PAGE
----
This time I continued thru Kreuzlingen, and now ran along the next lake to the north of the Bodensee on trackage new to me until we reached the end of the lake at Stein am Rhein, where I now repeated an earlier ride along the river and into Schaffhausen.
After a short wait, a German ICE-T(tilt) trainset rolled in. This "premium - reserved - Sundays only" service from Stuttgart makes the stop here and for some reason allows passengers to board without reservations (if room), then makes stops at Winterthur and Zurich (departures only - no boardings allowed) and runs non-stop to Chur, where it lays over for an hour and then reverses back to Germany. I "hope" there is room, but have lots of alternatives to get back if the train is full.
The lead power car stops where I am standing in sector "AH", and I board the car.
W _ O _ W ! ! !
To the rear of the front doorway is plush seating leading back to the next car, but forward is another whole matter! There is a forward facing section with 2 rows of seats (fronts taken, but a vacancy in the second row gets my IMMEDIATE occupancy). In front of that is a floor to ceiling - side to side glass wall, and in front of that is "beam me up Scotty" - the bridge of the Starship "Enterprise".
The front of the train has the sloped full-width glass windshield that by now most people have seen on the modern "bullet" style trains, and provides an unobstructed track view. The control console is high-tech full wrap-around keyboard stuff, and the sole operator sits in a central high-backed "winged" chair with attachments curving up and out of the chair itself (lights, microphones, etc). All I can say is you need to see this stuff to appreciate it!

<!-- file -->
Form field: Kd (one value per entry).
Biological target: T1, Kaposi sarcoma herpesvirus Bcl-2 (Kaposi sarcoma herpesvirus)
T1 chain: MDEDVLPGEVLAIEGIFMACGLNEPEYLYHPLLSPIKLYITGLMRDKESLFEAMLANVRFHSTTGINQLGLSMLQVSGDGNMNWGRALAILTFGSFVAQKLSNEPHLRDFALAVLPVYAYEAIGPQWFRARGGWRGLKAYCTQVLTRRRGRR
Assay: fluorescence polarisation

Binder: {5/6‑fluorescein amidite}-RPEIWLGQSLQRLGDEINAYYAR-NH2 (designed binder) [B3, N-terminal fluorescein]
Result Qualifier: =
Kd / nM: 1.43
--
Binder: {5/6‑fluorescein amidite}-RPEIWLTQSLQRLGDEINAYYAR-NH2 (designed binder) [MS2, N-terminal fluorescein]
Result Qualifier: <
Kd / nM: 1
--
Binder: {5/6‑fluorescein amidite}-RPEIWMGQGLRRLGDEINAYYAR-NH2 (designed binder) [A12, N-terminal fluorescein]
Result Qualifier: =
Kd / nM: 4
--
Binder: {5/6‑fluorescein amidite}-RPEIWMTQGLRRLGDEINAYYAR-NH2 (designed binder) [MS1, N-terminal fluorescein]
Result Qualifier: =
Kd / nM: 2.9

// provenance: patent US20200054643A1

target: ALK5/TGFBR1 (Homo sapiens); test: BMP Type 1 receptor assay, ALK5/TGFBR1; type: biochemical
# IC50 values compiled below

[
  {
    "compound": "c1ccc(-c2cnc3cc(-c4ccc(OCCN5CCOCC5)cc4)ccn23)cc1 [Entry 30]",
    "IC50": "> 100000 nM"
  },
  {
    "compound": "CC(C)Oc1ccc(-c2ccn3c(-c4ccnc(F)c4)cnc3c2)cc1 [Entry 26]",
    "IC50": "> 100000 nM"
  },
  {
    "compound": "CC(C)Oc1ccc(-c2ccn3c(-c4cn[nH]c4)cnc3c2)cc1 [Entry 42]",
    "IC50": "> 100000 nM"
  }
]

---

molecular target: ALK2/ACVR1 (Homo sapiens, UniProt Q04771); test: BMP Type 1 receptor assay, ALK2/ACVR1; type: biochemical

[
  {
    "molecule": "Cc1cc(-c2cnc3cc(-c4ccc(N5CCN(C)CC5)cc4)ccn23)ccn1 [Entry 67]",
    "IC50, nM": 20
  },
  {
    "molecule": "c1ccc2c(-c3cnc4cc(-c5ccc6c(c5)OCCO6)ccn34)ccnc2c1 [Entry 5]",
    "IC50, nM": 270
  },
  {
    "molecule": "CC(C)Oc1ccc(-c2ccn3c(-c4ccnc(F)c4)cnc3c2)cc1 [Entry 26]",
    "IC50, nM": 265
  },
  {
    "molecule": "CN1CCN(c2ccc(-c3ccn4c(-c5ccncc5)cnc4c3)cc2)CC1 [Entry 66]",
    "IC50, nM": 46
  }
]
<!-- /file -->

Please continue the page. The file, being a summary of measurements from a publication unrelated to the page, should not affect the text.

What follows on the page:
Anyhow, after a short stop we pull out, and I notice we cut off the main just out of the station and into a tunnel.
Yep, we come out and we're on that low bridge over the Rhine with the waterfall just downstream.
We're on a "podunk" 2-car remote local line, and I'm riding in a multi-million dollar "Inter-City-Express" tilt trainset? Yep!
Apparently they determined this was the most expedient method to serve Winterthur, and as I had mentioned previously that the track conditions even on remote branches was top-notch, people on this remote little line with it's tiny stations get ICE trains blowing thru every Sunday (maybe we could talk Amtrak into running an Acela set off the San Diego main to Escondido on Sundays?).
Anyhow, we make stop in Winterthur, then swing into Zurich on one of the underground tracks for a brief stop (no boardings) and pull out, run above ground, and stop at the next station to the west. Apparently there is no "direct" connection from the underground we came in on to the south to Chur, so the engineer flips switches, gets out (nodding polititely to us), and walks down the platform to the far end and we are now running the opposite direction and our "head-end" view is now "tailgating".
We take a switch to the south, merge to the mainline, and make a nonstop run to Chur (and I gain a front-row seat to the "tailgate party").
Today's tally - 9 trains (119 down), 320 miles (3122 to date).
The ladies DID make the Arosa trip and enjoyed it very much. Tomorrow, a move back to Zurich and some more Zurich suburban riding.